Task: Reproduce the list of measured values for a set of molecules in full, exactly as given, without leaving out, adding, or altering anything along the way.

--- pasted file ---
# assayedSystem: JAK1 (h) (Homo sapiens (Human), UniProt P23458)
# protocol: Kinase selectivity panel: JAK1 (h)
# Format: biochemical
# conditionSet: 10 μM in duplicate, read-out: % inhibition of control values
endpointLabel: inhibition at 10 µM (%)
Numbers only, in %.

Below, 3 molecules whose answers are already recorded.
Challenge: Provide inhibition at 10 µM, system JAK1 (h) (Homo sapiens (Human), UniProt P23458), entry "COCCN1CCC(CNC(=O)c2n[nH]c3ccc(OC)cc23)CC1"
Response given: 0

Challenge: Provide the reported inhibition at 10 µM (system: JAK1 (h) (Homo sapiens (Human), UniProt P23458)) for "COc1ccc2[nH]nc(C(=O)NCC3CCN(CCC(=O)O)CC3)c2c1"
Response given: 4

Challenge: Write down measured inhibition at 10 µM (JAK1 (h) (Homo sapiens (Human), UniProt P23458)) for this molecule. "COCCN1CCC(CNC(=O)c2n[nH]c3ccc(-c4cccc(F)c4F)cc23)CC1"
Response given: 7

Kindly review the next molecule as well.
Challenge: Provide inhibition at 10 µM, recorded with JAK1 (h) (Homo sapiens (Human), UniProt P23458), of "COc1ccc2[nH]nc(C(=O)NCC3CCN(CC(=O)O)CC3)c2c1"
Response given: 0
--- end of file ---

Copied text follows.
# assayedSystem: JAK1 (h) (Homo sapiens (Human), UniProt P23458)
# protocol: Kinase selectivity panel: JAK1 (h)
# Format: biochemical
# conditionSet: 10 μM in duplicate, read-out: % inhibition of control values
endpointLabel: inhibition at 10 µM (%)
Numbers only, in %.

Below, 3 molecules whose answers are already recorded.
Challenge: Provide inhibition at 10 µM, system JAK1 (h) (Homo sapiens (Human), UniProt P23458), entry "COCCN1CCC(CNC(=O)c2n[nH]c3ccc(OC)cc23)CC1"
Response given: 0

Challenge: Provide the reported inhibition at 10 µM (system: JAK1 (h) (Homo sapiens (Human), UniProt P23458)) for "COc1ccc2[nH]nc(C(=O)NCC3CCN(CCC(=O)O)CC3)c2c1"
Response given: 4

Challenge: Write down measured inhibition at 10 µM (JAK1 (h) (Homo sapiens (Human), UniProt P23458)) for this molecule. "COCCN1CCC(CNC(=O)c2n[nH]c3ccc(-c4cccc(F)c4F)cc23)CC1"
Response given: 7

Kindly review the next molecule as well.
Challenge: Provide inhibition at 10 µM, recorded with JAK1 (h) (Homo sapiens (Human), UniProt P23458), of "COc1ccc2[nH]nc(C(=O)NCC3CCN(CC(=O)O)CC3)c2c1"
Response given: 0